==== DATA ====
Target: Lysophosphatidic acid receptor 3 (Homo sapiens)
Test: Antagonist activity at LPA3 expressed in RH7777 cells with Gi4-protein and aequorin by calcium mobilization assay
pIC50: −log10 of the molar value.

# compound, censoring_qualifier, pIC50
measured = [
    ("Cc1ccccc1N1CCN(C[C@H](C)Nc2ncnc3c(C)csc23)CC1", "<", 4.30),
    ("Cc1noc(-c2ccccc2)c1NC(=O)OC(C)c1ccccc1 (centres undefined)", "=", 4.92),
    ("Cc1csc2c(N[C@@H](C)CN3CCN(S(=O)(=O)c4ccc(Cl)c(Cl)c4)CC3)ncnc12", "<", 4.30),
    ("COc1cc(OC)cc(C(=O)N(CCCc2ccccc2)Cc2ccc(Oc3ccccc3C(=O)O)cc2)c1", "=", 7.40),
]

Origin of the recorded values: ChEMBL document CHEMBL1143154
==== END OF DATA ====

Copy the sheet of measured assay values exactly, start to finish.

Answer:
Target: Lysophosphatidic acid receptor 3 (Homo sapiens)
Test: Antagonist activity at LPA3 expressed in RH7777 cells with Gi4-protein and aequorin by calcium mobilization assay
pIC50: −log10 of the molar value.

# compound, censoring_qualifier, pIC50
measured = [
    ("Cc1ccccc1N1CCN(C[C@H](C)Nc2ncnc3c(C)csc23)CC1", "<", 4.30),
    ("Cc1noc(-c2ccccc2)c1NC(=O)OC(C)c1ccccc1 (centres undefined)", "=", 4.92),
    ("Cc1csc2c(N[C@@H](C)CN3CCN(S(=O)(=O)c4ccc(Cl)c(Cl)c4)CC3)ncnc12", "<", 4.30),
    ("COc1cc(OC)cc(C(=O)N(CCCc2ccccc2)Cc2ccc(Oc3ccccc3C(=O)O)cc2)c1", "=", 7.40),
]

Origin of the recorded values: ChEMBL document CHEMBL1143154